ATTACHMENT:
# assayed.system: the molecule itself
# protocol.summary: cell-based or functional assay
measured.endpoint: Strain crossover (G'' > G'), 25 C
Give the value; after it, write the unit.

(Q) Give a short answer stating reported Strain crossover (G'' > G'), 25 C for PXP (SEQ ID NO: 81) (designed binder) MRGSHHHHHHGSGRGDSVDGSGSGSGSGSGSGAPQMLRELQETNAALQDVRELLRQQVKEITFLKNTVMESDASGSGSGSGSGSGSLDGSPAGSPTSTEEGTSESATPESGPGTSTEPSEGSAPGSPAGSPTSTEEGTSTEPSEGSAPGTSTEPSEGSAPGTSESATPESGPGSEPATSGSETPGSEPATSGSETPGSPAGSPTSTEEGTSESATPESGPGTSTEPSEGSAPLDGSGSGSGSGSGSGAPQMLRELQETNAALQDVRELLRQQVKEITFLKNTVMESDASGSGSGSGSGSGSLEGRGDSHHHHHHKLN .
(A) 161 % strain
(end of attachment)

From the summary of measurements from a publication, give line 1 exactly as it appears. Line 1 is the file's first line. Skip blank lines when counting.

# assayed.system: the molecule itself